The Soup Diet: Why Is It Not a Good Option for Weight Loss?

A diet to lose several kilos in a week? What could be better? Is the soup diet the answer?
The Soup Diet: Why Is It Not a Good Option for Weight Loss?
Saúl Sánchez Arias

Written and verified by the nutritionist Saúl Sánchez Arias.

Last update: 17 January, 2023

The soup diet is not a good option for weight loss, despite many gurus claiming its efficiency. It’s a very restrictive diet, which increases the risk of developing deficits and can even compromise your overall health.

To lose weight you shouldn’t starve yourself or eliminate entire food groups, but, rather, promote good habits and adjust your intake to your needs. And although these diet plans work in the short term, their counterproductive effects are reason enough to avoid them. We’ll tell you more below.

What is the soup diet?

The soup diet is a dietary method in which only the consumption of soup is allowed. Often, they’re made from plant-based foods; however, they can include pieces of lean meats and oil.

Its main objective is rapid weight loss. Proponents claim that it’s possible to lose between 3 and 8 kilograms of body weight in a matter of a week. Of course, this is the first warning sign of its dangers.

As it’s an aggressive and restrictive diet, those who follow it are exposed to side effects ranging from mild to severe. It isn’t sustainable in the medium term, as a state of anxiety will soon appear that will impair adherence.

There’s a high risk of suffering a rebound effect and developing chronic pathologies when following these types of diets.

The soup diet.
Basing the diet on soups alone is dangerous because it leads to nutritional deficits.

Main disadvantages

Since soups are usually prepared only from vegetables, this diet is lacking in protein. In the absence of this important macronutrient, the body begins to progressively lose lean mass due to catabolism.

To maintain muscle mass, it’s necessary to consolidate an intake of at least 0.8 grams of protein per kilogram of weight in sedentary people, as stated in a study published in the Annals of Nutrition & Metabolism .

On the other hand, fat requirements won’t be met either. This is also a problem because it tends to increase internal inflammation. This increases the risk of cardiovascular disorders, digestive diseases, and hormonal disturbances.

In men, for example, evidence suggests that consuming few saturated lipids depresses testosterone production.

However, it shouldn’t be ignored that the deposits of micronutrients are diminishing because of the limited nature of this diet. By reducing vitamins A, E, C and D, the immune system is affected and the risk of infections and diseases increases.

Side effects of the soup diet

When a diet as restrictive as the soup diet is proposed, it’s common to experience a rebound effect. It can’t be followed for more than one or two weeks, as the caloric and nutritional restriction begins to manifest itself with health problems.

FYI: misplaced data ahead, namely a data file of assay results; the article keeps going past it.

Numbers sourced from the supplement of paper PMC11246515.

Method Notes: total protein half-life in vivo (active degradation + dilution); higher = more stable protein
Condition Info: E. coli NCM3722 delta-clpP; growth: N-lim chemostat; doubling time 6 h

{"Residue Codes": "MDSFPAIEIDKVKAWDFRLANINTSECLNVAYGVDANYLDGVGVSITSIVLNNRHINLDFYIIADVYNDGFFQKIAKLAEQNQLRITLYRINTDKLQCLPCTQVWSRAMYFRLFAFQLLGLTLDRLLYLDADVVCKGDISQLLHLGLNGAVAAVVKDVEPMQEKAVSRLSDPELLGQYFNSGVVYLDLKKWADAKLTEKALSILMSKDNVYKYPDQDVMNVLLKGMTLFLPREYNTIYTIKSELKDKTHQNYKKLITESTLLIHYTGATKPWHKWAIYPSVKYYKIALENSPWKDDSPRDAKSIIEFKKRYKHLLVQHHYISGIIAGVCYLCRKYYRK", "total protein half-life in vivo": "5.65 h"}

In fact, just using the diet for a few days will affect the metabolism. For this reason, once people have finished their stint on this diet, it’s common for them to opt for a diet that’s even worse than the original one. Because of this, the fatty weight is regained in a short time, and even in greater amounts.

In addition to this, serious complications can occur if it is extended over time. One of the most frequent is anemia due to iron or vitamin B12 deficiency. The latter is only present in foods of animal origin, so it’s necessary to ensure a diet that meets a person’s needs in this sense.

Ultimately, liquid diets like these tend to cause an electrolyte imbalance. Situations of sodium or potassium deficiency can occur. In the case of sodium, an insufficient amount can cause hyponatremia.

Other side effects are as follows:

  • Fatigue
  • Dizziness
  • Difficulty concentrating
  • Fainting
Effects of the soup diet.
The soup diet is very restrictive in nutrients and calories, and can cause a state of fatigue and weakness.

The soup diet is really dangerous

In short, the soup diet is certainly not a good option. When aiming to lose weight, it’s better to opt for other variants that combine optimal nutrient intake with exercise routines.

It’s clear that a calorie deficit must be achieved in order to fulfill the objectives, but this mustn’t be excessive. Otherwise, it won’t be sustainable in the medium and long term. Not to mention the fact that abrupt changes in body composition will alter metabolic function and increase the risk of disease.

All cited sources were thoroughly reviewed by our team to ensure their quality, reliability, currency, and validity. The bibliography of this article was considered reliable and of academic or scientific accuracy.

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  • Whittaker J, Wu K. Low-fat diets and testosterone in men: Systematic review and meta-analysis of intervention studies. J Steroid Biochem Mol Biol. 2021;210:105878. doi:10.1016/j.jsbmb.2021.105878
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This text is provided for informational purposes only and does not replace consultation with a professional. If in doubt, consult your specialist.